Human rights campaigners have accused the police of breaching civil liberties
as they gather intelligence on people planning to protest against the G8 summit.
Scotland Today has learned that detectives visited the homes of two activists
after learning of their involvement in protest groups.
A t-shirt brought detectives to Lesley Rogers' door. She was wearing it when
she was stopped by traffic police in Glasgow. The discussion quickly turned
to the G8.
She said: "That led us to have a discussion about what we were doing,
what was the opposition to G8 and we spoke about police brutality in previous
Lesley is involved with Dissent, one of the more radical groups planning protests
against the G8. It has made no secret of its desire to blockade roads near Gleneagles
and in cities where delegates are staying. Lesley told the traffic officers
that she has trained as a street medic - someone who could treat people who're
injured or take ill during demonstrations. A few days later detectives were
asking if she knew of anyone who was planning to attack the police.
She said: "I take part in many direct actions, whether it be with CND,
Dissent or any other network. They're completely peaceful, and they're non-violent
direct actions to raise awareness."
"I'm a mother of two I would not wish any harm on anybody and I certainly
wouldn't want to be caught up in anything."
There was a knock on another door in Glasgow - this time detectives wanted
to question Ashvin Devos. He had designed a website for G8 Alternatives, the
group which is hoping to march past Gleneagles Hotel on the opening day of the
summit. Again the police asked if he knew of plans for violence.
He said: "They weren't aggressive or anything like that. It was just the
information they already knew about me which was kind of worrying. They had
already accessed my e-mails and they were referring back to those during the
interview which was three hours long."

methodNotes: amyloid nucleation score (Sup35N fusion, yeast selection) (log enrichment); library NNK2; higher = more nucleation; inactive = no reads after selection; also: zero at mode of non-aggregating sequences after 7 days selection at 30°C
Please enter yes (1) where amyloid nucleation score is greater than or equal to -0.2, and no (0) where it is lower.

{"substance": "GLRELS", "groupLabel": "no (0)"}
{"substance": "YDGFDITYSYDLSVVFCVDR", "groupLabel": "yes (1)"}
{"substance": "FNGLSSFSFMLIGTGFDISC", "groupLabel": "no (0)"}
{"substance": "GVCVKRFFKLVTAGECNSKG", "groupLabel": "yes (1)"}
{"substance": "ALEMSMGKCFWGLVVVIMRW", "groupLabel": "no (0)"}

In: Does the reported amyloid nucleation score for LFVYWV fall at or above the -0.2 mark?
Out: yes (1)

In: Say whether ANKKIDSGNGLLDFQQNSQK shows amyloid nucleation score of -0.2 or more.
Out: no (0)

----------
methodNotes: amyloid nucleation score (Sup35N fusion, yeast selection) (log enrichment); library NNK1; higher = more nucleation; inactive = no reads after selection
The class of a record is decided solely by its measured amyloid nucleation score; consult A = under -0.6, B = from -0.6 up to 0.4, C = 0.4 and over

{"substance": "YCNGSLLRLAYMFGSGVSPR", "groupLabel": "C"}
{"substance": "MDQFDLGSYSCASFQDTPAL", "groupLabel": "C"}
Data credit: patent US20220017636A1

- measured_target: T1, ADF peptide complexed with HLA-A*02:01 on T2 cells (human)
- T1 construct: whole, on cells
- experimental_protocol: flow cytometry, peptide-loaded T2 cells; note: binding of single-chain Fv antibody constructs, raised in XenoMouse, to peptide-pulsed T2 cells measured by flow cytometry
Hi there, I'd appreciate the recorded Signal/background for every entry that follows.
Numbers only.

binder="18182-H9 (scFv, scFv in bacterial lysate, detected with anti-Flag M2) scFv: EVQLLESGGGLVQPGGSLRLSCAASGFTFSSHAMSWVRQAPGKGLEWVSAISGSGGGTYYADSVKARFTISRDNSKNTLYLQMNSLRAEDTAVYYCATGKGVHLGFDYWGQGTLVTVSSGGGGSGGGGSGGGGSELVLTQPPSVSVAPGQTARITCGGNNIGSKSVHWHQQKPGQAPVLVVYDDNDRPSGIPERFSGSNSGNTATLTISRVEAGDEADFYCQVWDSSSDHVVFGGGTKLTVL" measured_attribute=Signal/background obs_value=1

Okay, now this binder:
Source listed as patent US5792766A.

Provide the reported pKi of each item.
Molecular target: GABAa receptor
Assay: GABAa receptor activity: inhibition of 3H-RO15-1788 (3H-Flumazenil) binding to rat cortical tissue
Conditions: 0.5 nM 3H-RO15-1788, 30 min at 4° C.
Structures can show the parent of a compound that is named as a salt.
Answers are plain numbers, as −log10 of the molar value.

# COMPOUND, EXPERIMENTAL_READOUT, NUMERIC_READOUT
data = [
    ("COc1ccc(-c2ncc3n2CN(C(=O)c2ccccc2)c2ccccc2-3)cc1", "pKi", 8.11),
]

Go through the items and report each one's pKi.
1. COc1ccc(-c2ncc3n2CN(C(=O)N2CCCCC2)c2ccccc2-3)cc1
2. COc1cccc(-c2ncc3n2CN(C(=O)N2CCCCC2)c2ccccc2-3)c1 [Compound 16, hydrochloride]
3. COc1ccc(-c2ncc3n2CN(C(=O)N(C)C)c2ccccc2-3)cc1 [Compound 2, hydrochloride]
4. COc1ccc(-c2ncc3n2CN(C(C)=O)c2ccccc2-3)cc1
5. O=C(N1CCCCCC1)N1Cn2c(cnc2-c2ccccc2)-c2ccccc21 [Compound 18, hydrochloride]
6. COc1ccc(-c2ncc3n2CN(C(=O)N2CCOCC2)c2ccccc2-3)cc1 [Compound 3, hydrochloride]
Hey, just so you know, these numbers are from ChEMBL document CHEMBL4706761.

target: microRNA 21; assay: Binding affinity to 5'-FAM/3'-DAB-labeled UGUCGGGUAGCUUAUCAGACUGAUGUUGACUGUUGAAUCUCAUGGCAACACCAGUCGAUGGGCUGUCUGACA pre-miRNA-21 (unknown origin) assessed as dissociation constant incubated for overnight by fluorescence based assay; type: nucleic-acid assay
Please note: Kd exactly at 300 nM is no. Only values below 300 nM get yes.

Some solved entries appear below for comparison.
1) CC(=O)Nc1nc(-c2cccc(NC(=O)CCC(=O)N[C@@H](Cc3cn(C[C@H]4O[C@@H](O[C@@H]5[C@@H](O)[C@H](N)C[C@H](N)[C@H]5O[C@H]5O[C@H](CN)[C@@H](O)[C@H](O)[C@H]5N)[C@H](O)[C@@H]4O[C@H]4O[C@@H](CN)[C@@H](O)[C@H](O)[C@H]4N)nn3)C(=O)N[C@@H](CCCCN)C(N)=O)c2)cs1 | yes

The police believe a small number of protesters intent on causing trouble are
heading to Scotland.
Chief Constable David Strang from the Association of Chief Police Officers
said: "We have been collecting information whether in the newspapers or
on websites and that helps us to plan for a safe and successful summit, so it
doesn't surprise me that people have been asked about their involvement, no."
Some believe all protesters are being tarred with the same brush as the extremists.
John Scott from the Scottish Human Rights Centre said: "I think it's happening
increasingly now. The right for peaceful protest is something that the authorities
are resentful of. I think it's an irritation to them."
Frances Curran MSP from the Scottish Socialist Party said: "I think it's
a creeping attack on our civil liberties. Bush is coming here and all of a sudden
we're finding our democratic rights under threat."
Lesley Rogers said: "The concern so far has been about violent people
coming to Gleneagles, well, there are violent people coming to Gleneagles. They
come as the leaders of G8."
Security experts say MI5 and MI6 will be monitoring hardline protesters in
Britain and abroad - the police will not comment on that - they say their number
one priority is ensuring the G8 summit is safe and secure.
Lesley Rodgers and Ashvin DeVos were interviewed by officers from Strathclyde
Police. Today the force said they were conducting on-going inquires and it would
be inappropriate to comment any further.